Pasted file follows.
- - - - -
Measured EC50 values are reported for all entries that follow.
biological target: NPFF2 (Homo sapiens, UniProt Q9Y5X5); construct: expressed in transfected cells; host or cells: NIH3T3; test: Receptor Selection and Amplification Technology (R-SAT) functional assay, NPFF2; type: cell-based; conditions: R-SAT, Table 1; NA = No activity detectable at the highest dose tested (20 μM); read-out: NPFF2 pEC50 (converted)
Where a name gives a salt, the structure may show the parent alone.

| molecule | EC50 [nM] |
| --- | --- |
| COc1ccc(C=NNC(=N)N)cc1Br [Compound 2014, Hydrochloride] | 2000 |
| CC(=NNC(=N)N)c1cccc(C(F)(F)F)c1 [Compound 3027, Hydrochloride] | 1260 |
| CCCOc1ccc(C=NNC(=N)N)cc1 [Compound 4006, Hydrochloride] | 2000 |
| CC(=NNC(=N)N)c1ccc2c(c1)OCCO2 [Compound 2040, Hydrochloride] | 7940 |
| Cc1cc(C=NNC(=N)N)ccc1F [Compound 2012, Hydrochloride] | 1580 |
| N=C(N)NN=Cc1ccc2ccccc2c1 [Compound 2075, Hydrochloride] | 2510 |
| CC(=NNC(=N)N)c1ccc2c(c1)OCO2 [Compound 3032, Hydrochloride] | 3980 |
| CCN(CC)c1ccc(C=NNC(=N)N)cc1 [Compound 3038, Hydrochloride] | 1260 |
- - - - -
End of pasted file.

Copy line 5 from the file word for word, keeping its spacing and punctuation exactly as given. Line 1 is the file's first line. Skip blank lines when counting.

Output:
| --- | --- |